Ned frowned. He had little patience for this sort of thing, Catelyn knew. “A lens,” he said. “What has that to do with me?”
“I asked the same question,” Maester Luwin said. “Clearly there was more to this than the seeming.”
Under the heavy weight of her furs, Catelyn shivered. “A lens is an instrument to help us see.”
Neat. Also, clever Catelyn. Clever Lysa, for that matter. I look forward to meeting her.
Chapter 7: Arya
Arya is upset that as usual, her needlework is far inferior to Sansa’s. Sansa is giggling with Jeyne Poole and Beth Cassel over Prince Joffrey. Arya points out that Jon thinks Joffrey looks like a girl, and Sansa laments that Jon gets jealous because he is a bastard. Septa Mordane comes over from where she is instructing Princess Myrcella, and sighs over Arya’s stitches; humiliated, Arya bolts out, thinking of her jealousy over Sansa’s perfection, and takes her wolf pup Nymeria to watch the boys practice swords. She comes across Jon watching from above, and he welcomes her to watch with him as Bran and Prince Tommen spar clumsily. She asks Jon why he isn’t down there, and he tells her bastards “aren’t allowed to damage young princes.” Arya thinks life isn’t fair, and opines she could do better than Bran. Jon makes gentle fun of her, and points out how Prince Joffrey’s surcoat puts the Lannister coat of arms equal with Baratheon’s.
Ser Rodrik asks if Robb and Joffrey want to go another round, but Joffrey proclaims himself bored with the proceedings, and suggests live steel. Jon observes to Arya that Joffrey is “a little shit.” Rodrik refuses the request, and stands up to one of the Lannisters, Clegane, when challenged for refusing the prince’s request. Clegane taunts Robb that he’d killed a man when only twelve, and Joffrey yawns and insults an infuriated Robb further before heading off with his hangers-on. Jon opines that the show is over, and sends Arya back to the sewing room over her protests. Arya returns to find that both Septa Mordane and her mother are waiting.
Ah, the craptitude of being a tomboy in a world that has no place for them. It is really just a ton of fun to be a woman in this series, isn’t it?
And mind you, I’m not ragging on Martin for making his world a shitty place for women’s rights, at least not on principle. Again, sometimes it takes shoving an injustice in people’s faces to remind us all of what was fought for in the first place. The female characters I’ve been introduced to so far in this series (with the possible exceptions of Sansa and Myrcella) are all intelligent, perceptive people, dealing with their crappy situations as best they can; it makes me sad that they have to put up with such bullshit, but it also makes me interested to see how they will (hopefully) overcome and work through that bullshit.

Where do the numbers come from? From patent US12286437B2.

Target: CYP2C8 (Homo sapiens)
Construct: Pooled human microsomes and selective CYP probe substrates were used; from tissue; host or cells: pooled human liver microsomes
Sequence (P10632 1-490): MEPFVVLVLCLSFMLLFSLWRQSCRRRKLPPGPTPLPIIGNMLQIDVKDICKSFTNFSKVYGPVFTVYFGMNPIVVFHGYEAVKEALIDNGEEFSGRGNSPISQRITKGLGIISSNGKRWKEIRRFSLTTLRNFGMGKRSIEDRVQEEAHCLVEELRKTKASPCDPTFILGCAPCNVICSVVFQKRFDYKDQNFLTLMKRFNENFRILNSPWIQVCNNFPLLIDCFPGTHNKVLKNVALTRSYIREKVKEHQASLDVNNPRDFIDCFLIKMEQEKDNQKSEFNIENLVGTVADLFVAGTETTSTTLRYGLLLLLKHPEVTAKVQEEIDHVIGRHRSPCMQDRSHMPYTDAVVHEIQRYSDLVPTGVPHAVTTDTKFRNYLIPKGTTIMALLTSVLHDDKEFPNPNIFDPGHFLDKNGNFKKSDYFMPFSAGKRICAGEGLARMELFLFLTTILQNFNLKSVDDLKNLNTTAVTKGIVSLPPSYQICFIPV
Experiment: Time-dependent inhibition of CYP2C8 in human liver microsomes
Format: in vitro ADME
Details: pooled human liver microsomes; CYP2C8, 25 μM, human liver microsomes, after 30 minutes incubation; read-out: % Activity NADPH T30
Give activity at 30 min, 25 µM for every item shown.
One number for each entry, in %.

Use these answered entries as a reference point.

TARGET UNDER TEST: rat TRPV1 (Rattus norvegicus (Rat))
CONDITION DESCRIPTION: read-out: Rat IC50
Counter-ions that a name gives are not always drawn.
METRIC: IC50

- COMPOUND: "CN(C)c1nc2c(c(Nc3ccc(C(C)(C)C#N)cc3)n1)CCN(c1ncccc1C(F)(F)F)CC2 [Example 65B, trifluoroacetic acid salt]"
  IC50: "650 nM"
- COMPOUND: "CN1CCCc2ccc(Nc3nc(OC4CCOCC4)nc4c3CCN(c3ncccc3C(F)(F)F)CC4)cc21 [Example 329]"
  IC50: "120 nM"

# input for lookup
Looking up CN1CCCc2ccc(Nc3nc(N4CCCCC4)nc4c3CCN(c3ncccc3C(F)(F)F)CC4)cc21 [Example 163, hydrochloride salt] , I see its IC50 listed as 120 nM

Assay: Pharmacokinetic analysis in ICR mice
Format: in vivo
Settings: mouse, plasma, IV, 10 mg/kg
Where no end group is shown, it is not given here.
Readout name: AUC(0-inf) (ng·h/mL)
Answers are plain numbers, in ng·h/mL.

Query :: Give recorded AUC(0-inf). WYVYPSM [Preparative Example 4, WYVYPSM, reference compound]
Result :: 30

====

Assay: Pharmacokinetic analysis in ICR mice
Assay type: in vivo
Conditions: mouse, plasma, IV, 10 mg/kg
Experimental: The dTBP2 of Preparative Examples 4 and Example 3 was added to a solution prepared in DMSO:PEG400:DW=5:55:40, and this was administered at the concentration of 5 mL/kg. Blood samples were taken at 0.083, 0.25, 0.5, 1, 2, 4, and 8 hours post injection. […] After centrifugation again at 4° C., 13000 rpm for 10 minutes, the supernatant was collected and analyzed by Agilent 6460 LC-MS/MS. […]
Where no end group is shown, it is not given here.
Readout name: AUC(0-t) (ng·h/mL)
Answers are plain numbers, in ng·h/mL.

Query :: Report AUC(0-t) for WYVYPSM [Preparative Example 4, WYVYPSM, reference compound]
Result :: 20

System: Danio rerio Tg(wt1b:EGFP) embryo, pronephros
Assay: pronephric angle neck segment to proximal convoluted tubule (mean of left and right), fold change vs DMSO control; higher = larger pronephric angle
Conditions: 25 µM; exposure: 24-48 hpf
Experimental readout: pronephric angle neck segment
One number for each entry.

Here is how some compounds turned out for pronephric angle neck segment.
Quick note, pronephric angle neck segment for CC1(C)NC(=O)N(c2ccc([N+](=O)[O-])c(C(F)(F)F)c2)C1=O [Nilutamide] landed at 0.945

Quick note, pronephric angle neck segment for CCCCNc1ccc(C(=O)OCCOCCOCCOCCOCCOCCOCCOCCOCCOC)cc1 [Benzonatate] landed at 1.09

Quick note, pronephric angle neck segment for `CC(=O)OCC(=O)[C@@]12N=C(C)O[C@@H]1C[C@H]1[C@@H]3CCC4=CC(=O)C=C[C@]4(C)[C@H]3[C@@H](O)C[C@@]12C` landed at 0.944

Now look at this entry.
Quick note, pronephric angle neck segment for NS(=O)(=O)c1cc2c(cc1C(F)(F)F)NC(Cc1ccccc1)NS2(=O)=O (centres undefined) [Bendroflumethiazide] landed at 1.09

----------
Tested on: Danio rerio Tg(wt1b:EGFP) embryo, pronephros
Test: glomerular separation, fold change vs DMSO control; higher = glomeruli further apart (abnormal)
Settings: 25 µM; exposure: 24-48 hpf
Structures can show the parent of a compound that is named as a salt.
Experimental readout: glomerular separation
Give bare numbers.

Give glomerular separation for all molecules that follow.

And Arya, clearly, is a girl after my own heart. Dude, swords versus needlework? No contest. I was forced to take Home Ec in high school, and that is a hundred or so hours of my life I am never getting back. And for what? The most wretched and pointless (and ugly) jumper ever sewed in the history of the world, that’s what. And meanwhile I got out of high school still not knowing how to change a blown fuse, or unclog a toilet, or the bloody difference between a car battery and an alternator. Had to teach myself all that, thank you very much.
Pfeh. You want to teach girls something practical, teach them something useful, so they don’t get cheated by every car mechanic and plumber and electrician they have to deal with in the real world. Seriously, everyone who does not actually do tailoring for a living tell me which comes up more often: repairing your car, or knowing how to sew a frickin’ French seam? Yeah, that’s what I thought.
Oh, and some basic finance classes would have been awesome too, New Orleans Archdiocese. You know, stuff like learning how to balance a goddamn checkbook, instead of the week I spent memorizing cow parts, like my mother hadn’t already taught me long since how to pick out a goddamn steak.
Cow parts, you guys. Sheesh.
Er. So, that was… a tangent. Onward!
Jon shrugged. “Girls get the arms but not the swords. Bastards get the swords but not the arms. I did not make the rules, little sister.”
*grumpy* Yeah, well, someone should change those rules, dammit. How is it so often that the coolest people are the ones everyone else spits on? There’s something wrong with the world, man. Not that this is news.
Again, Jon wins points with me for recognizing Arya as a kindred spirit, misfit to misfit. And also for calling Joffrey “a little shit,” ha! I really hope Jon doesn’t get killed. At least not too quickly.
Robb is also going to be trouble. Not because he doesn’t mean well, but anyone whose goat can be gotten that easily is not going to be prone to rational decision-making. And this is not a good trait in a future Leader of Men.
Also, the Lannisters continue to suck. Film At Eleven.
And that’s the story, mornin’ glories! At least for now. Have a delightful weekend, and please come on back not next Friday but the Friday after for more ASOIAF fun!